(Edinburgh Associative Thesaurus; Kiss, Armstrong, Milroy, & Piper, 1973) did not differ
significantly between “attended” and “competing” primes, paired t(59) = 1.57, p = .122. A
complete list of prime and target stimuli is provided in the Appendix.
Sixty one-syllable nonwords served as distractor targets in the lexical decision task. All
nonwords were phonologically permissible and did not differ significantly from the target words
in length (number of phonemes: mean = 3.35, SD = 0.58), independent t(118) = –0.45, p = .656.
To match the experimental conditions used for the test items, each nonword was paired with four
words that served as “attended” and “competing” primes. Two of these words were semantically
unrelated to the other primes, and two were semantically related to each other. The 240 distractor
primes were an average of 3.49 phonemes in length (SD = 0.74) with a mean SUBTLEX-UK
Zipf frequency value of 4.12 (SD = 0.73).
All stimulus words were read aloud by a male native speaker of Southern British English,
who was instructed to maintain a consistent rate and pitch. The stimuli were recorded onto digital
audiotape in an audiometric chamber with a Tascam DA-P1 tape recorder and a Sennheiser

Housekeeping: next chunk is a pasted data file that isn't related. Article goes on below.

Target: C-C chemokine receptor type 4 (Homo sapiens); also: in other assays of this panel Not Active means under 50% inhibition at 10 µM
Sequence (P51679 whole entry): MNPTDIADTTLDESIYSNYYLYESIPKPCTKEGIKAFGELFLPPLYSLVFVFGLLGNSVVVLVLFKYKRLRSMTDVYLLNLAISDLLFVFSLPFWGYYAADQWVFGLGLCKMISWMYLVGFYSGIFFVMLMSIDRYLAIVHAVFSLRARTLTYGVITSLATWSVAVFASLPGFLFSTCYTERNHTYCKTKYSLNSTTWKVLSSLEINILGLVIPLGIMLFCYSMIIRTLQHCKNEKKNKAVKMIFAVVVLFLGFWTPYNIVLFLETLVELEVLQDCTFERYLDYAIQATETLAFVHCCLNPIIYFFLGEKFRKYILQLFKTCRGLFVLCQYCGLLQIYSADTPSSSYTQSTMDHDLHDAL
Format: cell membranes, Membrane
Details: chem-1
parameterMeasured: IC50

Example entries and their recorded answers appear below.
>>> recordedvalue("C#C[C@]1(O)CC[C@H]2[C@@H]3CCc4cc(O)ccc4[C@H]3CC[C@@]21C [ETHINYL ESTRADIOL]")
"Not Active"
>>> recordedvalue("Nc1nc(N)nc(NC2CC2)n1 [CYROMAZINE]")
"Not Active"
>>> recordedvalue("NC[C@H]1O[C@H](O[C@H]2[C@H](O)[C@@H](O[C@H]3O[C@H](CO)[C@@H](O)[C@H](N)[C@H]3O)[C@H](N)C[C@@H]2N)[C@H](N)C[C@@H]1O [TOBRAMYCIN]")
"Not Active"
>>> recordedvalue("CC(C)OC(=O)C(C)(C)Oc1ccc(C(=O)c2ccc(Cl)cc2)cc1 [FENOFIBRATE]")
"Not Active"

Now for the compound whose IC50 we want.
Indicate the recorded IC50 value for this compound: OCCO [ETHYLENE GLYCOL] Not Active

ME65/K6 supercardioid microphone and pre-amp. The recording was transferred via digital-to-
digital sampling onto a Macintosh G4 computer with a Digidesign MBox using ProTools LE
software at a sampling rate of 44.1 kHz with a 16-bit quantization. The waveform of each item
was excised with onset and offset cuts made at zero-crossings, and saved in its own mono audio
file in WAV format for subsequent manipulation using Praat software (Boersma & Weenink,
2010). For each set of four prime words to be paired with a target word, the average duration of
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the four waveforms was calculated, and each of the four waveforms was scaled to this duration
using the PSOLA algorithm in Praat; thus, all dichotically presented prime stimuli were of the
same duration.
“Attended” primes and target words and nonwords were scaled to the same nominal